Tournaments | Story | 9/17/2020

California dreamin' at WWBA Kernels

Jeff Dahn        
Photo: Finnegan Wall (PFA Matadors)

MARION, Iowa – This has been a trying summer for Edgar Garcia, Amador Delgado and hundreds of other California travel ball coaches just like them who have been trying to salvage something from what has basically been a lost 2020 season out West.

First came the COVID-19 pandemic, which struck in March and refuses to release its iron grip on the entire country. More recently, there have been the devastating and deadly wildfires that ambushed the West Coast, further disrupting lives and livelihoods.

But Garcia, who is with the Pasadena-based PFA organization, and Delgado, who is with the San Jose-based CCB program, are pushing ahead trying to provide their teen-aged players with some sense of long-lost normalcy even if it requires a nearly 2,000-mile trip to the middle of the country.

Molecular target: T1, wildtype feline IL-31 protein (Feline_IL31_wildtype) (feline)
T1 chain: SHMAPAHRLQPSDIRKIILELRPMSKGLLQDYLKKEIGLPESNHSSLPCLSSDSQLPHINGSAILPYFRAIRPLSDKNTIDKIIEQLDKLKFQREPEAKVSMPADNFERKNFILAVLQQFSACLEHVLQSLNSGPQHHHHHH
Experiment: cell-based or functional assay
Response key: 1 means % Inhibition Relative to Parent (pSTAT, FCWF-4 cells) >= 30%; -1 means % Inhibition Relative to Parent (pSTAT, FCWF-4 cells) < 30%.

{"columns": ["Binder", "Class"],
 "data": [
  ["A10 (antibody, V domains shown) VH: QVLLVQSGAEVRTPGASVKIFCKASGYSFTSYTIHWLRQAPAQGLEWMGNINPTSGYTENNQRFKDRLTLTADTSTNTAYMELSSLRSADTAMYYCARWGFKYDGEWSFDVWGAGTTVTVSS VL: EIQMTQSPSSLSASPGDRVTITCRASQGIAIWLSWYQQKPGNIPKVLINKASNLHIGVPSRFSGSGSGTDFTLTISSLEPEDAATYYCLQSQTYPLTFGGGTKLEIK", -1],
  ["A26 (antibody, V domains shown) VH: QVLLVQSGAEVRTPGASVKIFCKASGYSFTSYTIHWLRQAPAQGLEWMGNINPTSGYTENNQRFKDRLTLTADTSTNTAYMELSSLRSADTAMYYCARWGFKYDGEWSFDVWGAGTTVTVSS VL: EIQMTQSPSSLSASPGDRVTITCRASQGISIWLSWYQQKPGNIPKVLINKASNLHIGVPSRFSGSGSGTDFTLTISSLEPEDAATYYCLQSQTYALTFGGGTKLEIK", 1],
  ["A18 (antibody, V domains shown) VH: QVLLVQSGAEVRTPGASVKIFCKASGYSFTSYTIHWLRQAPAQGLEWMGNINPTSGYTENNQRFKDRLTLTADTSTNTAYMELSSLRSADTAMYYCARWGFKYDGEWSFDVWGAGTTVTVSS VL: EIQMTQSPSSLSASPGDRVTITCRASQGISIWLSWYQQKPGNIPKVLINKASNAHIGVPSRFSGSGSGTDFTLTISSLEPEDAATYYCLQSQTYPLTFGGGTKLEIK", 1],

The PFA Matadors, coached by Garcia, and the CCB Prime, under the direction of Delgado, will be among the 56 teams competing at this weekend’s 18th annual PG WWBA Kernels Foundation Championship. The event, which rewards the champion with a paid invitation to the PG WWBA World Championship in Fort Myers, Fla., Oct. 8-12, will be contested at the Prospect Meadows Sports Complex and other area fields.

The PG WWBA Kernels Championship has long been a showcase event for the top travel ball programs from across the Midwest, particularly for teams from Illinois, Iowa, Minnesota, Missouri, Nebraska and Wisconsin.